The companies plan to make CVS Pharmacy locations into healthcare hubs, where patients can ask questions about their health conditions, health benefits and prescription drug coverage. The pharmacy also will become even more of a resource for patients in need of medication evaluations, home monitoring and durable medical equipment, the companies said, noting that the merger brings the potential to offer remote monitoring to patients with such chronic conditions as diabetes.

[pb]“That is a huge thing from the care perspective, because when you imagine that you have all these people with various types of home diagnostic monitoring equipment and they see a reading that is troubling to them or maybe the equipment isn’t working right, they can call their number and be told you don’t have to go to the hospital, just go to your CVS Pharmacy clinic,” Wade said. “They’ll … solve that problem without that person having to go to the emergency room, which is a much more expensive level of care.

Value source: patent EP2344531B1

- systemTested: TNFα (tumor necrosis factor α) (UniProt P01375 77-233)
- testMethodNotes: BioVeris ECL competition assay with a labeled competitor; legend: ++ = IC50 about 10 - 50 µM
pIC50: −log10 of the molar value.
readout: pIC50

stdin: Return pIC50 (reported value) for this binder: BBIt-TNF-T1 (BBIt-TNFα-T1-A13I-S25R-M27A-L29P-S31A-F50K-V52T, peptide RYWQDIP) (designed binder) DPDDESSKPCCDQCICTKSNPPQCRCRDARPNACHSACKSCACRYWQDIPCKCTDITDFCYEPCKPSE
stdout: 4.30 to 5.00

The hub will serve, ultimately, as a way to create more patient engagement and healthy outcomes that will cost the healthcare system — and ideally, patients — less money, with Merlo saying that the company’s biggest opportunity lies in the Medicare and Medicaid populations.

Bertolini sees the potential for stores to offer guidance to Medicare and Medicaid patients. “On the Medicare/Medicaid side, I think people are confused — they’re wandering through the system [with] multiple doctors, multiple medications,” he said. “And the opportunity [is there] to help them navigate that system, put them on a plan and actually make this a place … people want to go.”

DRG’s Wade noted that it’s still unknown what federal regulators might require the companies to divest, if anything, as part of a potential approval, but she pointed to Aetna’s Medicare Part D enrollment as a potential target. However, she sees likely in